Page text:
Obama Admin on Health Care: If Republicans Won't Join Us, We'll Do it Without ThemJuly 15, 2009 - by Donny Shaw
There are maybe two Republicans in the Senate who might be open to some version of Obama’s health care legislation. Besides that, every Republican in Congress seems to have already decided that they will vote against any of the proposals being floated, including the Senate Finance version that is expected to contain barely a hint of the public option plan, if that.
But that doesn’t mean the bill can’t be passed. Democrats have a procedural option that would allow them to pass the bill without any Republican support, and the Obama Administration now is coming out sand saying that they are not afraid to use it:
President Barack Obama may rely only on Democrats to push health-care legislation through the U.S. Congress if Republican opposition doesn’t yield soon, two of the president’s top advisers said.
“Ultimately, this is not about a process, it’s about results,” David Axelrod, Obama’s senior political strategist, said during an interview in his White House office. “If we’re going to get this thing done, obviously time is a-wasting.”
Both Axelrod and White House Chief of Staff Rahm Emanuel said taking a partisan route to enacting major health-care legislation isn’t the president’s preferred choice. Yet in separate interviews, each man left that option open.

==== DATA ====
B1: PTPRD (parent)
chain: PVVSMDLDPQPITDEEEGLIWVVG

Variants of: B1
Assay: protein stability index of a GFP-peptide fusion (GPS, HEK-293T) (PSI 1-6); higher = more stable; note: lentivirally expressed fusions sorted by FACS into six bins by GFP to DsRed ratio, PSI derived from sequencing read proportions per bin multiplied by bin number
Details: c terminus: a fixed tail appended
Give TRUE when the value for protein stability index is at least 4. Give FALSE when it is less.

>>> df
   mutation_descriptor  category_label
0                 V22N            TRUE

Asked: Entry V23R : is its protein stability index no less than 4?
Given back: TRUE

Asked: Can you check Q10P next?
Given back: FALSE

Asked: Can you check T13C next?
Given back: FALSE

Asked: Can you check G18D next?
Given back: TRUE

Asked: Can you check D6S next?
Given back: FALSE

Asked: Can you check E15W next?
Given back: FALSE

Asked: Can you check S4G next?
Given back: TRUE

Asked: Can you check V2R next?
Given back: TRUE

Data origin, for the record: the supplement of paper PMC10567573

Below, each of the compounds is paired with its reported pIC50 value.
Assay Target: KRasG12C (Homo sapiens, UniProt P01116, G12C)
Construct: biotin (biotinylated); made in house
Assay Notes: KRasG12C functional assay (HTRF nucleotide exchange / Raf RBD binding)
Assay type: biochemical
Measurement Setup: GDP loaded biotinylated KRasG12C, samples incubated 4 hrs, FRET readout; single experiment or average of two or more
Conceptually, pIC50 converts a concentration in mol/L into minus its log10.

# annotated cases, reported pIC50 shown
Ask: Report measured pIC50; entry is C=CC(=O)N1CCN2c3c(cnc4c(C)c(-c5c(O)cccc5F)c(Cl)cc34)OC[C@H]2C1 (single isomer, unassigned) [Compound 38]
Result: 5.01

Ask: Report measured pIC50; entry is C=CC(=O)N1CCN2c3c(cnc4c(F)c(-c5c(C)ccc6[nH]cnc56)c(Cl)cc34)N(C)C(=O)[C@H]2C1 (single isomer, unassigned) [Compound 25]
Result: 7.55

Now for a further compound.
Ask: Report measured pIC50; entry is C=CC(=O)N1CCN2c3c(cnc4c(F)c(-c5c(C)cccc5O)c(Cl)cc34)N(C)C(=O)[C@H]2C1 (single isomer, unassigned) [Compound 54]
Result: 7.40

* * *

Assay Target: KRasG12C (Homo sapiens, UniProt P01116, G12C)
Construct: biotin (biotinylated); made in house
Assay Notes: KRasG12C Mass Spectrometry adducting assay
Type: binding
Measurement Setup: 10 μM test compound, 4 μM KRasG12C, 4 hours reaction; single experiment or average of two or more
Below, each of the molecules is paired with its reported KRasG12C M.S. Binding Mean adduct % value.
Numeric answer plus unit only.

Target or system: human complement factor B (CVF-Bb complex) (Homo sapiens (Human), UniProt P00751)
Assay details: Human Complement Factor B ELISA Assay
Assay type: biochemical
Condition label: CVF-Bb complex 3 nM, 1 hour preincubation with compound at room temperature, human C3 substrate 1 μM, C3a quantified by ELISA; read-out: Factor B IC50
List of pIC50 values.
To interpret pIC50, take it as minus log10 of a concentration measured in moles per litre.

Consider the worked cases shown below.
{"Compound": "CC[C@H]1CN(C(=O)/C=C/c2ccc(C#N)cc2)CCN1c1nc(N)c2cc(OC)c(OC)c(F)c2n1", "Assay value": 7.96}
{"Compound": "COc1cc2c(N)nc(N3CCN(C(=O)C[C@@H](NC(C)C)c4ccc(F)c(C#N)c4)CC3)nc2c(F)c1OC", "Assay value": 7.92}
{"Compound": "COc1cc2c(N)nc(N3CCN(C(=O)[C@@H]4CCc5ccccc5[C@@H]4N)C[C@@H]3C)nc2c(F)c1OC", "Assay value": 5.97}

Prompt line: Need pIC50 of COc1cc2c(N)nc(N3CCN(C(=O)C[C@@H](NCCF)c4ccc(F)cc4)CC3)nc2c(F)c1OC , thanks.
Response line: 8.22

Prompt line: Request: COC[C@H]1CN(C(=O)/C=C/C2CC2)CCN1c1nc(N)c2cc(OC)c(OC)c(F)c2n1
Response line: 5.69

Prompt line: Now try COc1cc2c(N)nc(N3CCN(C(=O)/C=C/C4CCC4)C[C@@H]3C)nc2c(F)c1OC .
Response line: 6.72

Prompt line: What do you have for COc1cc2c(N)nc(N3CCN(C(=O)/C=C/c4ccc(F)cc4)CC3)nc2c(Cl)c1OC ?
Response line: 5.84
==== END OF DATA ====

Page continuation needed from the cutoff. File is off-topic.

“We’d like to do it with the votes of members of both parties,” Axelrod said. “But the worst result would be to not get health-care reform done.”
Here’s how this could play out: Democrats in Congress continue to try to get a few Republicans on board for a compromise (and make sure they don’t lose conservative Democrats). If no good compromise is found before, say, the August recess, they come back in the fall, push forward with a bill that includes a “robust” public option and try to get it done through the budget reconciliation process, which requires only 51 votes. As I’ve explained before, whether or not they can do this will ultimately up to the Senate parliamentarian who will determine if the bill is more than incidentally related to the budget. If the parliamentarian determines that it is, Democrats can pass it as part of the budget with 51 votes. If the parliamentarian decides it’s only incidentally related, it would be back to the drawing board.
For those who say that the reconciliation route isn’t sufficiently bipartisan, Rahm Emanuel has a response. Bipartisanship, he says, isn’t about attaining Republican votes for the bill, but about incorporating Republican ideas in the bill.
“That’s a test of bipartisanship — whether you took ideas from both parties,” Emanuel said. “At the end of the day, the test isn’t whether they voted for it,” he said, referring to Republicans. “The test is whether the final product represented some of their ideas. And I think it will.”
House Democrats released their version of health care reform legislation yesterday. The Senate HELP Committee approved their bill today and the Finance Committee will do so soon. Subscribe to our RSS feed for updates as things move forward.